Your cart is empty
Come have a browse of what's in storeLet's go shopping!
It’s often that we are approached to participate in free pitches – from time to time in our history, we’ve said yes.
We’ve learnt a thing or two in that time, and from today, we’re deciding to say no, and this is why.
Some call it free pitching whilst others accept it as a standard way of doing business in the creative services industry.
I like to call it ‘working for free’ and this article explains why our business, TANK, chooses not to do it.
Much has been written about free pitching. The practice is common in creative services industries and is fuelled by organisations (the client) seeking to receive a range of strategic marketing, communications and design/creative ideas from a range of agencies during a courting process known as ‘the pitch’.
Sometimes referred to as ‘indicative ideas’ or ‘creative ideas’, the request appears in a brief and forms a key part of the selection criteria for respondents.
These ideas can amount to weeks of unpaid work for the agencies taking part in the pitch; not to mention the intellectual property issues that play out in this unregulated scene.
The practice of free pitching is further validated when creative agencies willingly give their work away for free, under the promise of potentially fruitful future work from these clients.
This is to the detriment of the work, as the process itself allows little time for immersion, understanding, empathy and insight – all of which contribute greatly to ideas that are useful, meaningful and altogether effective.
It also places the creative agency in a position where it is conducting core business without pay.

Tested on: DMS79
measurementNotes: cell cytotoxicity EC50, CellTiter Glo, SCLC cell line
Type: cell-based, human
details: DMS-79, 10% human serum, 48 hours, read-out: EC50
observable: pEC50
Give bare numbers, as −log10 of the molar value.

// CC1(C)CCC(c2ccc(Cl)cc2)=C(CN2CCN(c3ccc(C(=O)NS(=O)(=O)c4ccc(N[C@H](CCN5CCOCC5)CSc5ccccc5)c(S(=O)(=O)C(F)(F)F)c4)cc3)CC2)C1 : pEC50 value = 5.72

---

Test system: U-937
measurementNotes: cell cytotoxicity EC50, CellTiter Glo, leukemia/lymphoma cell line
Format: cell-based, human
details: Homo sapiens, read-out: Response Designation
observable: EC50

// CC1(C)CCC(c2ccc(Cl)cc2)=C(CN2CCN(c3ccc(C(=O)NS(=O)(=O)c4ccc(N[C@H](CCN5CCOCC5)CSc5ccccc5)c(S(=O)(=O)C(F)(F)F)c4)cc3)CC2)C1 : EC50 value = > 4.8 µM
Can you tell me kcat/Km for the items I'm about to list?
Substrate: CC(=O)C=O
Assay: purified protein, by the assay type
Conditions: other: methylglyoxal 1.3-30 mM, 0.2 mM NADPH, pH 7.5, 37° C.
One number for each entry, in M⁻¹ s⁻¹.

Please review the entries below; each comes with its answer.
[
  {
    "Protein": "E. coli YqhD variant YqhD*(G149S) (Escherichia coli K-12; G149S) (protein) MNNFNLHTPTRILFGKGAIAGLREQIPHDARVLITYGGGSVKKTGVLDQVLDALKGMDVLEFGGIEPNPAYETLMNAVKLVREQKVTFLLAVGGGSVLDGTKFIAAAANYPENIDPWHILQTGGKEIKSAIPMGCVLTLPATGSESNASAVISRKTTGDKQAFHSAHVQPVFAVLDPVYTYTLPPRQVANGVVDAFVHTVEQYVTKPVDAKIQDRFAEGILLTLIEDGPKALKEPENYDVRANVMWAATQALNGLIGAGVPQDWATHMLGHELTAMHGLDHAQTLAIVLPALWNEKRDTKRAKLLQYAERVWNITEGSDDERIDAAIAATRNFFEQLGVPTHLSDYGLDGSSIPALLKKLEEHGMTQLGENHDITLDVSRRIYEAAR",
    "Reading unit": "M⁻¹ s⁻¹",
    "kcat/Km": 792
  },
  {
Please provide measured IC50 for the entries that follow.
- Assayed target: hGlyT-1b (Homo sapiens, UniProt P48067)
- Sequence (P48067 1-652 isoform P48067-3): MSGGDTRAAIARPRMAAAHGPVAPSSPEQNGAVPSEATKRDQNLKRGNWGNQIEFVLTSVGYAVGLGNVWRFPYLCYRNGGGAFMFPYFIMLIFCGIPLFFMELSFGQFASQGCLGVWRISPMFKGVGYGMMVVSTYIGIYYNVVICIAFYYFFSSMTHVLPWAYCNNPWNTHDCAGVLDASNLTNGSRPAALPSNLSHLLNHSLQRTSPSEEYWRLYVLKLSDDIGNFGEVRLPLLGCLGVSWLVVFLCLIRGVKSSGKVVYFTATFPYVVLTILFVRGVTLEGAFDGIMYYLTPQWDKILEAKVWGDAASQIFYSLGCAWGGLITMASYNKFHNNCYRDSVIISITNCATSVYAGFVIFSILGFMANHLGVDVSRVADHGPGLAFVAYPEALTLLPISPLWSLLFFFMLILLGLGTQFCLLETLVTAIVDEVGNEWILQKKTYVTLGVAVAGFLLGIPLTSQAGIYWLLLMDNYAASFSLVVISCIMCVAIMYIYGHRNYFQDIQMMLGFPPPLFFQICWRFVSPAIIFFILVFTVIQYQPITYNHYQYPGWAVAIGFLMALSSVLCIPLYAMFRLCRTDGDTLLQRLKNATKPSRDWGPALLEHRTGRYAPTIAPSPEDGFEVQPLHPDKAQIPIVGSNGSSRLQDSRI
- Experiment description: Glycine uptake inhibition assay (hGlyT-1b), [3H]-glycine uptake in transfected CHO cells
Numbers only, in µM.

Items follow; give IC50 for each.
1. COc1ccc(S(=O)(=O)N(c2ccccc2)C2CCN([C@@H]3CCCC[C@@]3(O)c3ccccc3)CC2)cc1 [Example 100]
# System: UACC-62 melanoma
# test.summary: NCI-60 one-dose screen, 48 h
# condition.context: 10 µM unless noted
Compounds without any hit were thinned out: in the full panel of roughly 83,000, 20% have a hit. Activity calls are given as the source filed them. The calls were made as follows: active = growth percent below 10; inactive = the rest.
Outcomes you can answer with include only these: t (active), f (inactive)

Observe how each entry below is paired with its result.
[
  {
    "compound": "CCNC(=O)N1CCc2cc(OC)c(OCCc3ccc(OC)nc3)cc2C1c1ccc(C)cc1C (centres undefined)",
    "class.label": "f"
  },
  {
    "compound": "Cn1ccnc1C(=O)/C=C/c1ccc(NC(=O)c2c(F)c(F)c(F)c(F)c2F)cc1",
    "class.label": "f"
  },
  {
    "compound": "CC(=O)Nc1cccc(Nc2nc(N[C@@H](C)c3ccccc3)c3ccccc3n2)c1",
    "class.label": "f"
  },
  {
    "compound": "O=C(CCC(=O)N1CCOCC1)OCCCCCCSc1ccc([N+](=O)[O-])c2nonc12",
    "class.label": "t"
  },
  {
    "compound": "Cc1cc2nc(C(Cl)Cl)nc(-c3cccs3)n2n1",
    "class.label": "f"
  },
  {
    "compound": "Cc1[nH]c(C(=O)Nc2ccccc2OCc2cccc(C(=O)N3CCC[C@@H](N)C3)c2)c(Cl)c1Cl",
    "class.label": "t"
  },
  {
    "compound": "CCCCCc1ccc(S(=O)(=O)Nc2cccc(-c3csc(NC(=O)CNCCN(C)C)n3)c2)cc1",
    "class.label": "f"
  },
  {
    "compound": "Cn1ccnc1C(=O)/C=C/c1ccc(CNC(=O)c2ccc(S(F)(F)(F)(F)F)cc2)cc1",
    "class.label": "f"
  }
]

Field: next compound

It is not the purpose of this article to explain the various sides of the free pitching debate – these can be easily found with a search engine.
This article is also not meant to take the moral high ground – I admit freely that we have (regrettably) taken part in free pitches in the past for various reasons and with a wide range of clients from state government bodies to organisations involved in education, utilities and the arts. We’ve learnt from these experiences and as part of our own business strategy moving forward, we’ve chosen to not take part in any requests for proposals, tenders or pitches where we are asked to conduct our core business without pay.
Outlined below are the reasons why this business (TANK) has chosen to respectfully decline these invitations:
1. We believe in mutual respect and healthy, professional and collaborative client-agency relationships.
We believe that a great, mutually respectful client-agency relationship doesn’t begin with one party requesting free work from the other.
We are immensely proud of our client relationships.
Our work is collaborative, immersive and creative – none of which can occur when one party is observing the other passively and without input, while the other is working without a value placed on their time, expertise and output.
Our clients respect what we have to bring to the table, our team work with global boards of directors, committees, councils, diverse ranges of stakeholder groups and communities around Australia to carry out the work they do – from research, to strategy to design. Without a mutual respect for the people we work with, what do we have left?